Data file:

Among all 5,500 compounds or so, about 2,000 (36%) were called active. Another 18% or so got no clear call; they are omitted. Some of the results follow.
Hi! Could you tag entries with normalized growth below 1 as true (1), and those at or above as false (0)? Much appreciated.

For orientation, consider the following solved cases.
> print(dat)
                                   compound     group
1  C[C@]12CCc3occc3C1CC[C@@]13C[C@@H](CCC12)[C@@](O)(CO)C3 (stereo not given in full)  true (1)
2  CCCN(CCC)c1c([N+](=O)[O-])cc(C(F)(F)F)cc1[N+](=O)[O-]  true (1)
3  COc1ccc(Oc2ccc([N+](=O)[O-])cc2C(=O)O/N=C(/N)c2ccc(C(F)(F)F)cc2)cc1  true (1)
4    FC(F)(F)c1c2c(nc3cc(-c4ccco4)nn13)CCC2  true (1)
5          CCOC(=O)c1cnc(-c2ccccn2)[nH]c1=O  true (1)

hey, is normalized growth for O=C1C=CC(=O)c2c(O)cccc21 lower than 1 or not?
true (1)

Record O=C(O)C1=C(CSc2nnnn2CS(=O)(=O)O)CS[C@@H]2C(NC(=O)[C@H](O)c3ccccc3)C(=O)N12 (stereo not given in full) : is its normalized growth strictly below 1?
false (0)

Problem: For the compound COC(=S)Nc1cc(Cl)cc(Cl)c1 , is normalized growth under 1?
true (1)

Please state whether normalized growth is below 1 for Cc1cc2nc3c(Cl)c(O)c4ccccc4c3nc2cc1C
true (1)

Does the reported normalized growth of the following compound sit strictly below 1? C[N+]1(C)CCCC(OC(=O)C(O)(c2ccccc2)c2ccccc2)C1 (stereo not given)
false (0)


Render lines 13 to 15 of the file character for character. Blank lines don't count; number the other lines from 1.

Record O=C(O)C1=C(CSc2nnnn2CS(=O)(=O)O)CS[C@@H]2C(NC(=O)[C@H](O)c3ccccc3)C(=O)N12 (stereo not given in full) : is its normalized growth strictly below 1?
false (0)

Problem: For the compound COC(=S)Nc1cc(Cl)cc(Cl)c1 , is normalized growth under 1?